As newlyweds, Penelope and her husband were shipwrecked, around 1640, on the New Jersey shore along with a group of Dutch settlers headed for New Amsterdam [New York]. Her husband was either ill, or injured in the wreck, and the other settlers, who believed her husband would soon die, tried to persuade Penelope to leave him, as they concerned about Indians. Penelope wouldn’t leave her husband, and so the group left the young couple near the woods, and made their way to New Amsterdam. Soon after, Indians attacked the couple, and Penelope’s husband was killed, she was scalped, and cut across her stomach so that her intestines were exposed, and she was left to die. She managed to push her intestines back into her body with her now one good arm, and then crawled to a nearby hollow log where she survived for several days by eating substances from the log [probably fungi, grubs, and dew]. Some days later two other Indians found her and one took her to his village where she was nursed back to health. After living in the village for some time, she was returned to the New Amsterdam Colony where she met and married a Sea Captain by the name of Richard Stout. Penelope missed her ‘Indian Father’ and she and Richard moved and helped settle the town of Monmouth, New Jersey.  An incident later on allowed Penelope to save her Village from Indian attack thanks to a warning from her ‘Indian Father’.  For her loyalty to her dying husband, miraculous survival, and heroism in the saving of her village the coin was minted.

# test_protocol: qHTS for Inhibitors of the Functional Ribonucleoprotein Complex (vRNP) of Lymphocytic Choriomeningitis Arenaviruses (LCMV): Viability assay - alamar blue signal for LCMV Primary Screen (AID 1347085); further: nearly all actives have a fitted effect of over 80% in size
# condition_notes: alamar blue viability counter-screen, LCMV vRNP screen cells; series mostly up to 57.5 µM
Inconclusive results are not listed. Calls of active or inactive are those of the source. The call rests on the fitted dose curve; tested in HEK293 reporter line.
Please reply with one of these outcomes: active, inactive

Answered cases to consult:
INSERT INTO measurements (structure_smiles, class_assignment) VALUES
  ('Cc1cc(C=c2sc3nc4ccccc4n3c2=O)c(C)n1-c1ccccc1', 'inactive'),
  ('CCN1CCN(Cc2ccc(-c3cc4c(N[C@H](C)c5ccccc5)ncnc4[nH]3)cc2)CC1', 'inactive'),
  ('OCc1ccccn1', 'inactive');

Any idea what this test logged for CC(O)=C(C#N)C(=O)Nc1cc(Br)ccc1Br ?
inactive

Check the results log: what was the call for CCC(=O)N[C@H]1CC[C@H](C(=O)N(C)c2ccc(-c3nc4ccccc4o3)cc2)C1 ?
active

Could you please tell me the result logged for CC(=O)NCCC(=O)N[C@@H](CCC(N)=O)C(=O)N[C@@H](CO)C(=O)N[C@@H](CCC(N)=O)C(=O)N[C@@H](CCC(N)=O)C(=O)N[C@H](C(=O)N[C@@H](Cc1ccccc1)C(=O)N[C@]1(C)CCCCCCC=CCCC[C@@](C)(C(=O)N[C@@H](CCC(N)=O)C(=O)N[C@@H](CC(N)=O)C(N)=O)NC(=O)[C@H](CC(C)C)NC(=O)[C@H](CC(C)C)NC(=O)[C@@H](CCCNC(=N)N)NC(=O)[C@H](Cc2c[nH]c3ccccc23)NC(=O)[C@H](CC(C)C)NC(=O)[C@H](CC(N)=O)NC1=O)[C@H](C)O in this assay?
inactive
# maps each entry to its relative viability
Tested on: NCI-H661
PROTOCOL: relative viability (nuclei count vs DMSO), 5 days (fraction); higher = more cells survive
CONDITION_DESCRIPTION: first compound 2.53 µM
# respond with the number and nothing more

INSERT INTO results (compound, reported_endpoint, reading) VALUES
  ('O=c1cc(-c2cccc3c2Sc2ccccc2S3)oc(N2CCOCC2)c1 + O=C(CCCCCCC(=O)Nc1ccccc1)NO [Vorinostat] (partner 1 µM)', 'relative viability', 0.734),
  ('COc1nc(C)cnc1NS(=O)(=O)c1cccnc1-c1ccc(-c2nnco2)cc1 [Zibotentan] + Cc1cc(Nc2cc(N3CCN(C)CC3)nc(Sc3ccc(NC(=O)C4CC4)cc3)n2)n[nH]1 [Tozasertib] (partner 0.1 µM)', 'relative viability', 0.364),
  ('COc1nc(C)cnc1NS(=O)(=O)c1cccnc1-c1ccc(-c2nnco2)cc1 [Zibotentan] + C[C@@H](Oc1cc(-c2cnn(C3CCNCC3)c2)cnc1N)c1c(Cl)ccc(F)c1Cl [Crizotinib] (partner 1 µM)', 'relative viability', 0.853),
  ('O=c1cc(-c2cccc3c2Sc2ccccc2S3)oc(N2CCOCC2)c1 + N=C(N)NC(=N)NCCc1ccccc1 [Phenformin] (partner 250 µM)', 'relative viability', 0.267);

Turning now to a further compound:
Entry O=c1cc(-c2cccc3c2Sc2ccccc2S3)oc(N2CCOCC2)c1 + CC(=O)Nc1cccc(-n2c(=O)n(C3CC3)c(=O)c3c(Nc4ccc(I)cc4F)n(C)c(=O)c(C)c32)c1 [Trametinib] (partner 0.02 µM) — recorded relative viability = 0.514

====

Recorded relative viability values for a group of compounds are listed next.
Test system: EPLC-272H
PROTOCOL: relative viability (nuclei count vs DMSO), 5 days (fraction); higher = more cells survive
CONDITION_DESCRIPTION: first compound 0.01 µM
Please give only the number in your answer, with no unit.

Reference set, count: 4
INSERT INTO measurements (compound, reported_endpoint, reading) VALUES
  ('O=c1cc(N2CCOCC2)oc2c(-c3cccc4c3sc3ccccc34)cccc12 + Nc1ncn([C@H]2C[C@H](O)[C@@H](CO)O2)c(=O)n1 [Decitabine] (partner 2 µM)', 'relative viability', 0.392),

That got me wondering about my less well-known grandmothers. 8 generations, for me, takes me back into the 1600’s, the time period when a majority of my ancestors came to America. Because every generation doubles your number of direct ancestors, it possible for a person to have 512 direct great grandparents in just 8 generations.–Doing the math, that makes 256 grandmothers, assuming that no one married an even distant cousin, which did happen often.

Math aside, I have located 116 grandmothers in my 8th generation. Penelope is well known because of the trials that she overcame, and her bravery; however, each of my grandmothers has a story that is important in determining who I am.

It is said that a person dies twice, once when they die and are buried, and a second time when they are forgotten. Most people fade from memory in just 3 generations. That means that your great grand children will not know much about you – unless you leave your story for them. Write down your story. You can add it to FamilySearch FamilyTree, and because you are living no one will be able to see it until you are gone. Then start moving back through your generations and find the stories. Chances are that you will have some stories already added for you. Read those stories and share them with your children and grandchildren. You are who you are because of those who came before.